'Primetime' Revisits 9/11 Babies
Sept. 11 -- Primetime has turned its studio into a giant playpen twice since the terror attacks of Sept. 11, 2001, bringing together the women widowed by the attacks and their newborns. Now, the babies are toddlers, growing taller, stronger and louder. And their mothers are changing too — finding new homes, new jobs, and for some, new husbands.
After the Sept. 11, 2001, terrorist attacks, Primetime met with women who lost their husbands on Sept. 11 and gave birth to their children in the months afterward. They came together in New York in June 2002 for a photograph to commemorate what for them has been a harrowing year, the joy of their babies' births tempered by the sorrow of their loss.
Sixty-one women ended up participating, with two sets of twins making a total of 63 babies — roughly half of the babies known to have been born to Sept. 11 widows. The group turned the elegant conservatory at the Brooklyn Botanic Garden into happy chaos, the younger babies crying and gurgling.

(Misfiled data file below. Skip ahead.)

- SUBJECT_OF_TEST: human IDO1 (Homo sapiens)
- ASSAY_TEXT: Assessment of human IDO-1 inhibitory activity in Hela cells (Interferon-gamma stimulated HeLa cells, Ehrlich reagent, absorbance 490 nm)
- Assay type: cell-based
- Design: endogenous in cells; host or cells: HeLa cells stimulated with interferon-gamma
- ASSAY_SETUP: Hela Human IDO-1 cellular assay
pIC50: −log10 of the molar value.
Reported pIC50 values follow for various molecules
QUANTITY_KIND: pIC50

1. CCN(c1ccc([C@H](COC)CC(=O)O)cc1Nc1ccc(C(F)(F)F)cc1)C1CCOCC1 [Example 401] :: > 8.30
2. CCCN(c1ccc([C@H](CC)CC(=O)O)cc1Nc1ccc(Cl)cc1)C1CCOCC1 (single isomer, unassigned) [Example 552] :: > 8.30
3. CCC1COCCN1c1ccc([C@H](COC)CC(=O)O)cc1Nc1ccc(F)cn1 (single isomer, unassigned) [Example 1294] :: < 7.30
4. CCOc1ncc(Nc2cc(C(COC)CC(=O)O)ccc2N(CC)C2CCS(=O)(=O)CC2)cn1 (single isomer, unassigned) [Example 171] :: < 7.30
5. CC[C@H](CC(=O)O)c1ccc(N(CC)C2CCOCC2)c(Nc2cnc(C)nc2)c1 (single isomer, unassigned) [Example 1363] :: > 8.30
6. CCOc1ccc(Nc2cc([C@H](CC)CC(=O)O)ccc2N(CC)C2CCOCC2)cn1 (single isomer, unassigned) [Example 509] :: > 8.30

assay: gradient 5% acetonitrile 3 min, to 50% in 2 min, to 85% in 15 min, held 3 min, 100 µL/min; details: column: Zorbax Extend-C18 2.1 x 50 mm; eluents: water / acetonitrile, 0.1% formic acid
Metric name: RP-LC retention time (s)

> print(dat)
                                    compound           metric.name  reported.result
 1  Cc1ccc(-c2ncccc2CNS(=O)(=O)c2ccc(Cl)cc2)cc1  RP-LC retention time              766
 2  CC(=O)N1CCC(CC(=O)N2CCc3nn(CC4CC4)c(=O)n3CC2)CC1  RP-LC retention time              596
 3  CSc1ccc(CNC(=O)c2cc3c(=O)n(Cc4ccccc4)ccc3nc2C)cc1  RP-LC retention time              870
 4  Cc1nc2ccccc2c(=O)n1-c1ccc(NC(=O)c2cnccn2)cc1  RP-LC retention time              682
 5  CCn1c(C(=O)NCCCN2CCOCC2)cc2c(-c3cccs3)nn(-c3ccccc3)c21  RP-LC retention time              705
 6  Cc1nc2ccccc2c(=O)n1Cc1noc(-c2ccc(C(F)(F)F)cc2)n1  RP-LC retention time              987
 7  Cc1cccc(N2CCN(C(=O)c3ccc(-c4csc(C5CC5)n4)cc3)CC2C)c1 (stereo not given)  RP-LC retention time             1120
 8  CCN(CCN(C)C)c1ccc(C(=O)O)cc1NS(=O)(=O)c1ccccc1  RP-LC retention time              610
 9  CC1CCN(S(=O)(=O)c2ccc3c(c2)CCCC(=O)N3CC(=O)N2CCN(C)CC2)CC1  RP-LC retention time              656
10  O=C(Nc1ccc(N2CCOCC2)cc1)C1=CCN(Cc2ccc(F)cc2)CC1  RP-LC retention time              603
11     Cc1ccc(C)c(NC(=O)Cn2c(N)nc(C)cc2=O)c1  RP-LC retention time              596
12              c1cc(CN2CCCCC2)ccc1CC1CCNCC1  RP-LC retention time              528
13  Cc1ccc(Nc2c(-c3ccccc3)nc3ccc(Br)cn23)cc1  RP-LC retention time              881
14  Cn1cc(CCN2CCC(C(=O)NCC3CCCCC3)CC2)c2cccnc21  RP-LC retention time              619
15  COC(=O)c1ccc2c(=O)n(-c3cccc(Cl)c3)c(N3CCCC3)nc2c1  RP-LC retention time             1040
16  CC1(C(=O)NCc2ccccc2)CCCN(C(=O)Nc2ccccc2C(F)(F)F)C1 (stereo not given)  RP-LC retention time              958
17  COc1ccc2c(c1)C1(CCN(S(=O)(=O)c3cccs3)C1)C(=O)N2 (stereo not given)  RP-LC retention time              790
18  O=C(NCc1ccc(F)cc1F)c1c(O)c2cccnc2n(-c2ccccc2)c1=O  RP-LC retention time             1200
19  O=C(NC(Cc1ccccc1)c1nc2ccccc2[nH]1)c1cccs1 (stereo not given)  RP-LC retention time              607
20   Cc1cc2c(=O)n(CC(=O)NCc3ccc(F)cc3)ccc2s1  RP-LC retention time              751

Another year has gone by, and it's been another year of baby steps. On this second anniversary, a number of the mothers decided to remain private. Instead of joining the Primetime reunion, they sent home videos to show how much their babies have grown.
Grief Eased by Children, New Beginnings
The gathering of the babies and their mothers was a happy sight, but the loss that unites their mothers, of course, was not. The women said going through their pregnancies alone made their grieving even harder. A year later, their grief has been eased somewhat by their children.
When Primetime first met Jenna Jacobs, she was a portrait of anguish. Her son, Gabi, was born just six days after his father, Ari, died at the World Trade Center.
In the past year, Jenna has begun a new chapter in her life. "I have a new house, I have a new boyfriend. He has a daughter. Things are completely different for me than they were two years ago. But I am still me," she said.